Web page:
Nuremberg lawyer said "knocked Goering off perch"

Thu Mar 19, 2009 9:03pm EDT
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By Mike Collett-White

LONDON (Reuters) - Britain's main prosecutor at the Nuremberg trials recalled in a letter to his wife how he felt he got the better of "fat boy" Hermann Goering during cross examination after his U.S. counterpart had faltered.

Previously unseen letters between David Maxwell Fyfe, British deputy chief prosecutor at Nuremberg, and his wife Sylvia have been donated to the Churchill Archives Center at Cambridge University and shed new light on the famous trial.

"Friday morning, I think that my cross examination of Goering went off all right," he wrote, referring to the senior Nazi and Luftwaffe chief.

"Everyone here was very pleased. (U.S. chief prosecutor Robert H.) Jackson had not only made no impression but actually built up the fat boy further. I think I knocked him reasonably off his perch." The donation of 205 letters was made on Friday, the 63rd anniversary of Maxwell Fyfe's interrogation of Goering.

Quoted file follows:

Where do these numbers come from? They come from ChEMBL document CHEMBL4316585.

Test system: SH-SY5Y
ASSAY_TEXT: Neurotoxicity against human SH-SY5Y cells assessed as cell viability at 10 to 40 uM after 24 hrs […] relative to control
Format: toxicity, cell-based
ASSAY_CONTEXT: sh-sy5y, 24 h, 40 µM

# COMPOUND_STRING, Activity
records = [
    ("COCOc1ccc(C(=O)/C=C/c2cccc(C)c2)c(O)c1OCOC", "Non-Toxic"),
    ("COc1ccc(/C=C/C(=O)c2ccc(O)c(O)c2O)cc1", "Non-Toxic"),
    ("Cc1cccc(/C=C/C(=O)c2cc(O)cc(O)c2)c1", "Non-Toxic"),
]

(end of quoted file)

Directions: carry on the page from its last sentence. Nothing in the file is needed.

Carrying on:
The lawyer's grandson Tom Blackmore discovered his grandparents' letters in the vaults of a London solicitor in 1999 having previously feared they were lost. He then set about transcribing and organizing the correspondence.

"In March, 1946 Maxwell Fyfe's cross-examination of Goering at the Nuremberg War Crimes Trials began to pour light on the guilt of the leaders of the Third Reich," Blackmore said.

"It set the tone for the practical presentation of evidence to prove the guilt of those in the dock. And Maxwell Fyfe followed it up with the forensic destruction of (Joachim) von Ribbentrop, (Karl) Doenitz and (Franz) von Papen."